4. Change or upgrade your hardware
Several years ago I installed Ubuntu on a laptop hard drive. I sent it by mail to my brother so all he had to do was install the new hard drive and kick the computer on.
This August the motherboard on my Plex Server Build died. I decided to upgrade from an AMD dual core FM2 computer chip to a Ryzen 3 quad-core. I simply replaced the motherboard, computer chip and RAM in my computer case. After hooked the hard drive and optical drive up and it fired right up. My Plex Server runs far better then it did with the dual-core processor and it recognizes everything with no problems.
It’s no secret why Linux based servers are among the most popular. They are among the most secure. Unlike Windows-based computers, if you go to the wrong site (it doesn’t even need to be porn or something bad) just looking up information for research can take you to a website or opening up an email can give you a virus. I won’t say that it can’t happen using Linux. But it is less likely. Nothing is as frustrating as getting a virus on your computer and the only way to fix it is to reinstall the Operating System which results in losing all of your hard work.
Yes… I speak from experience.
If my Ubuntu computer crashes, it’s not due to a bug in the program, it’s likely due to me making a mistake. I may have typed in a code rather than doing a cut and paste like I should. It does take some getting used to. But once you understand some basic fundamentals of how Linux works you will find that it’s very stable. It’s also less likely to crash then the Microsoft counterpart is.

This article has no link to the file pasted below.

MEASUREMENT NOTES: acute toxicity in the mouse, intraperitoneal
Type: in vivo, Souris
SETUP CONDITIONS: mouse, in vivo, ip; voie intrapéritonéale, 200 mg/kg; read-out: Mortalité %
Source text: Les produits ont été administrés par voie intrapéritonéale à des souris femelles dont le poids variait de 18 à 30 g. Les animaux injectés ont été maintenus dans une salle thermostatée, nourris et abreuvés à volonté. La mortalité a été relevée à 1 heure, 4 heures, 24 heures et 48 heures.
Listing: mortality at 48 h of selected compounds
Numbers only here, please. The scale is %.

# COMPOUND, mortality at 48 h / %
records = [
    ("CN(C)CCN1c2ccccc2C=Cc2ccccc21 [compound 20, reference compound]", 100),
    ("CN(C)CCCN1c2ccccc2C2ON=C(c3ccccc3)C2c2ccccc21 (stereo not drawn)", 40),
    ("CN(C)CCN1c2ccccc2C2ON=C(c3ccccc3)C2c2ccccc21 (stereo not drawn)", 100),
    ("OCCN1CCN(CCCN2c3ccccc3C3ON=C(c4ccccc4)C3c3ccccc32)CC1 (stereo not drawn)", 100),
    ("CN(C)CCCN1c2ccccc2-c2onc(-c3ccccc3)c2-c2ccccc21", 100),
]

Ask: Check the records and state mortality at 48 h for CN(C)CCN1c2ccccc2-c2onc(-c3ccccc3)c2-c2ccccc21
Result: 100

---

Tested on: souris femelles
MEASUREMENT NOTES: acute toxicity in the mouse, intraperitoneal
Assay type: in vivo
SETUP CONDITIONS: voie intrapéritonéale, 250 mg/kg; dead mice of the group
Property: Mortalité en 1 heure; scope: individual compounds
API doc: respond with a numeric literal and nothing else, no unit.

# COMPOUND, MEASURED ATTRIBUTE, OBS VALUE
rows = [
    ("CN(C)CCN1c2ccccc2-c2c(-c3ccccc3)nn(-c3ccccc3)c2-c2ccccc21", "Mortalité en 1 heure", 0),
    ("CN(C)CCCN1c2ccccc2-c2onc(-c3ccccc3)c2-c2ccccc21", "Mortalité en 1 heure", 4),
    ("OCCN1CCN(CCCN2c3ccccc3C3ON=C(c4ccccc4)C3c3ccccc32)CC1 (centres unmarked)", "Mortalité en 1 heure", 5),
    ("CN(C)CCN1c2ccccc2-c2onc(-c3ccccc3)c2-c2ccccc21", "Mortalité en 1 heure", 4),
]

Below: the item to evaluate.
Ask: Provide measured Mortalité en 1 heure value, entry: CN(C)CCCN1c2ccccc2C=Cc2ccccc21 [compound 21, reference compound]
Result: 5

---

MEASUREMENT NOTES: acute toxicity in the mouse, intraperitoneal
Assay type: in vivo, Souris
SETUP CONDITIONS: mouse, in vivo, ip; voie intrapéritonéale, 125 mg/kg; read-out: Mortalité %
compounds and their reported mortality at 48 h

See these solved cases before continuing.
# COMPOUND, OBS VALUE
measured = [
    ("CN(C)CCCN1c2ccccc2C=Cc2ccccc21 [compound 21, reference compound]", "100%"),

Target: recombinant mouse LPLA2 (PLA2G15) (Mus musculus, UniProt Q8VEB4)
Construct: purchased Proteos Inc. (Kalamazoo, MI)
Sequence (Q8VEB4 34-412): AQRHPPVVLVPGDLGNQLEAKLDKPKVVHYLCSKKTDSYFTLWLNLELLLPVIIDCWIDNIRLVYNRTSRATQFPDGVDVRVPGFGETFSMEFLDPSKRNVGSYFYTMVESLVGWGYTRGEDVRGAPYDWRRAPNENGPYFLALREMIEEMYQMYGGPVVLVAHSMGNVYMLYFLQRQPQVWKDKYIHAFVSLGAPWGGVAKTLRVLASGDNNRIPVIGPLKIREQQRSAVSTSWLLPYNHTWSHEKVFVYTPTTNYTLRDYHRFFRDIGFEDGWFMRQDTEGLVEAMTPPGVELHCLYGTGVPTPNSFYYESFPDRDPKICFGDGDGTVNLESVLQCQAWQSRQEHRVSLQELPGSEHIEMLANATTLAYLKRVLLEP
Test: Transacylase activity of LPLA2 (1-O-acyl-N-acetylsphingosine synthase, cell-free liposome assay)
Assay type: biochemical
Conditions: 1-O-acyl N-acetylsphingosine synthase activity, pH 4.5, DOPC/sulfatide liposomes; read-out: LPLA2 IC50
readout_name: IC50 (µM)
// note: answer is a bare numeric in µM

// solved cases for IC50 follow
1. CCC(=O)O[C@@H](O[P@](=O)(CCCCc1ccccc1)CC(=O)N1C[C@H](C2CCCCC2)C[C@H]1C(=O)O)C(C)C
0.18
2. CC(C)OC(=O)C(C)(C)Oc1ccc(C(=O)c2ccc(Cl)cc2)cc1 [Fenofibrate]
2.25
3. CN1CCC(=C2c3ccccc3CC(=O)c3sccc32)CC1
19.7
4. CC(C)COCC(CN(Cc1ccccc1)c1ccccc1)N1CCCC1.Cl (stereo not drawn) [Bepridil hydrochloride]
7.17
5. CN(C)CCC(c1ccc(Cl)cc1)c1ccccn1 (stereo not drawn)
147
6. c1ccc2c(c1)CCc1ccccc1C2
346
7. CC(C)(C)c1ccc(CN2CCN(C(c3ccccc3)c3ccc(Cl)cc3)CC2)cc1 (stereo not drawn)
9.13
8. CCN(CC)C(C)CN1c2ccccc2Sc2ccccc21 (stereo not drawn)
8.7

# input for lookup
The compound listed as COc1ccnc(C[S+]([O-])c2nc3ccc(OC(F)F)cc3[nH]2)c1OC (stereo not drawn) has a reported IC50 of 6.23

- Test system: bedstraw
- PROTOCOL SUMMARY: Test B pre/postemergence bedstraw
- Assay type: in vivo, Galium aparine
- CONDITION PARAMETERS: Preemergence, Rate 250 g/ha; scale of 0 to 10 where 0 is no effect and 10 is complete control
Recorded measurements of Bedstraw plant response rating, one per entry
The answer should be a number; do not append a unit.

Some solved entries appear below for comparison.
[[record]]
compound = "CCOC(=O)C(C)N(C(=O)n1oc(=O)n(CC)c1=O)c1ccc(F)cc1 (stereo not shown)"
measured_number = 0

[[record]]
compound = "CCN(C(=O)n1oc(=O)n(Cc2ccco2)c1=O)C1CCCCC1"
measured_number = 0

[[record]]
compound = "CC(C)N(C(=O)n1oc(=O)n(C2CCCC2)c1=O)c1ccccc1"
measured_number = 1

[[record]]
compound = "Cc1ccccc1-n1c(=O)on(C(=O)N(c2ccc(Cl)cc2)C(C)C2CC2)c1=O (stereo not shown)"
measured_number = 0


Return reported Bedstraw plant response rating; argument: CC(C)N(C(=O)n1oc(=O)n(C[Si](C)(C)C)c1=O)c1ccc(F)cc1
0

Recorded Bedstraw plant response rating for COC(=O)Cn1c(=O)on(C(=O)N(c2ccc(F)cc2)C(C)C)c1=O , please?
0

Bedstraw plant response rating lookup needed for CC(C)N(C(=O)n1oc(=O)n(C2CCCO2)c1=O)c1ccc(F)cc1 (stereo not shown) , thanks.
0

Let’s face it. Microsoft charges around $100 for their operating system while most Linux variants are free. If you do pay for a Linux based operating system, it’s not for the operating system. You’re paying for but for technical support for a set period of time. But most of them are free. They simply ask you to toss them a couple of dollars for all the time and effort.
There are several add-ons for Linux that are available to install that would further benefit your cord cutting freedom. Install Mythbuntu on your Ubuntu based Plex Server and your computer now becomes a DVR. You can set it up to record your favorite programs when they air. You can also set up Plex to give you access to the file in order to watch them. Use an older computer as your Plex Server (or home server as well). It might not do a great job of transcoding your video to watch on your devices but if you have a newer computer you can encode your media in a way that doesn’t need to be transcoded and send it to your Plex Server over the LAN.
Linux offers some great flexibility for you as a user while often providing superior quality to your other options.